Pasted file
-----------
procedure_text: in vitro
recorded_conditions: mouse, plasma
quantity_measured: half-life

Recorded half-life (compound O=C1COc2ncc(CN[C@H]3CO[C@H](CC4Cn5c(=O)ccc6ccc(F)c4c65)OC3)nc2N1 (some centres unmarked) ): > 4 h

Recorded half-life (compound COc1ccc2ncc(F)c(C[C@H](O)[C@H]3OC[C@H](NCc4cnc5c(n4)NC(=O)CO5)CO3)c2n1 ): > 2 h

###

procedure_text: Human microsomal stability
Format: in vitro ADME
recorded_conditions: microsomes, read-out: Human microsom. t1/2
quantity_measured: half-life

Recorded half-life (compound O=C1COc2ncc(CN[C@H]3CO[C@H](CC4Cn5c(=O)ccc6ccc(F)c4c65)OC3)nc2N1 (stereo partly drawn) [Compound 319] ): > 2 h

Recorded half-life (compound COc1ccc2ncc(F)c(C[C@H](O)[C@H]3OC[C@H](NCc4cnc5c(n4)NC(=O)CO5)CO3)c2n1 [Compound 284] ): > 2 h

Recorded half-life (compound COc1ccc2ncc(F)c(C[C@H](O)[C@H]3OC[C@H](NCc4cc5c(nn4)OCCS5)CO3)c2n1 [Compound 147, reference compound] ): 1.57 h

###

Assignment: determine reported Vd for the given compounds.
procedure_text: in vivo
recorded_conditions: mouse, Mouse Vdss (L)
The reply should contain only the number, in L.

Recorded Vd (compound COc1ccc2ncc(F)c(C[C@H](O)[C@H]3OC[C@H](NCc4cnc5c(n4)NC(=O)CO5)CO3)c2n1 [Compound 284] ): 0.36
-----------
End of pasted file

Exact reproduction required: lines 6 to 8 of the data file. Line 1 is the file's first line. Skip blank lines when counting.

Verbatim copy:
###

procedure_text: Human microsomal stability
Format: in vitro ADME